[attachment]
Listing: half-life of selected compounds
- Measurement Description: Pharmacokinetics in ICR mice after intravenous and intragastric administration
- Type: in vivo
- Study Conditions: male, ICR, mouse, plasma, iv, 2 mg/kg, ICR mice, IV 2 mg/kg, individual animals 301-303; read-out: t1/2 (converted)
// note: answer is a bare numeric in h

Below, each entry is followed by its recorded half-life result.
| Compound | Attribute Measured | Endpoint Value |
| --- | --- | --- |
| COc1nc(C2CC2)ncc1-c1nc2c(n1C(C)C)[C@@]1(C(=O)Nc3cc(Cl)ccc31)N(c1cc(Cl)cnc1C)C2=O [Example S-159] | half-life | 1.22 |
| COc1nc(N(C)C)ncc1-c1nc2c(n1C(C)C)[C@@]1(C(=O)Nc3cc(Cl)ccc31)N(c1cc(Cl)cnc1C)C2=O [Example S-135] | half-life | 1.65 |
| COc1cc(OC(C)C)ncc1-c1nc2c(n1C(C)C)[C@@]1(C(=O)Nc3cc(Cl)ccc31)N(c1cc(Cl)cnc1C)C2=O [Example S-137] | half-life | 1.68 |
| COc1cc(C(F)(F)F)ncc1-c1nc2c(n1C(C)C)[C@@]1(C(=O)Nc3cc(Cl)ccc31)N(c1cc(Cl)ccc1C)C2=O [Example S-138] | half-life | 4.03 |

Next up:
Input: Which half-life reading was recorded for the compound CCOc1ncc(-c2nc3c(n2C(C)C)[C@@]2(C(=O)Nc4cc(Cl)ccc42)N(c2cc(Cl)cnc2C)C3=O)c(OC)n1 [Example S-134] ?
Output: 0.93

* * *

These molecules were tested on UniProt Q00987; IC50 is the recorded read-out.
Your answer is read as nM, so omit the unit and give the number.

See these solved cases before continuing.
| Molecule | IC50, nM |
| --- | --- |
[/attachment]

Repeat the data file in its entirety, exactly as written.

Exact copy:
Listing: half-life of selected compounds
- Measurement Description: Pharmacokinetics in ICR mice after intravenous and intragastric administration
- Type: in vivo
- Study Conditions: male, ICR, mouse, plasma, iv, 2 mg/kg, ICR mice, IV 2 mg/kg, individual animals 301-303; read-out: t1/2 (converted)
// note: answer is a bare numeric in h

Below, each entry is followed by its recorded half-life result.
| Compound | Attribute Measured | Endpoint Value |
| --- | --- | --- |
| COc1nc(C2CC2)ncc1-c1nc2c(n1C(C)C)[C@@]1(C(=O)Nc3cc(Cl)ccc31)N(c1cc(Cl)cnc1C)C2=O [Example S-159] | half-life | 1.22 |
| COc1nc(N(C)C)ncc1-c1nc2c(n1C(C)C)[C@@]1(C(=O)Nc3cc(Cl)ccc31)N(c1cc(Cl)cnc1C)C2=O [Example S-135] | half-life | 1.65 |
| COc1cc(OC(C)C)ncc1-c1nc2c(n1C(C)C)[C@@]1(C(=O)Nc3cc(Cl)ccc31)N(c1cc(Cl)cnc1C)C2=O [Example S-137] | half-life | 1.68 |
| COc1cc(C(F)(F)F)ncc1-c1nc2c(n1C(C)C)[C@@]1(C(=O)Nc3cc(Cl)ccc31)N(c1cc(Cl)ccc1C)C2=O [Example S-138] | half-life | 4.03 |

Next up:
Input: Which half-life reading was recorded for the compound CCOc1ncc(-c2nc3c(n2C(C)C)[C@@]2(C(=O)Nc4cc(Cl)ccc42)N(c2cc(Cl)cnc2C)C3=O)c(OC)n1 [Example S-134] ?
Output: 0.93

* * *

These molecules were tested on UniProt Q00987; IC50 is the recorded read-out.
Your answer is read as nM, so omit the unit and give the number.

See these solved cases before continuing.
| Molecule | IC50, nM |
| --- | --- |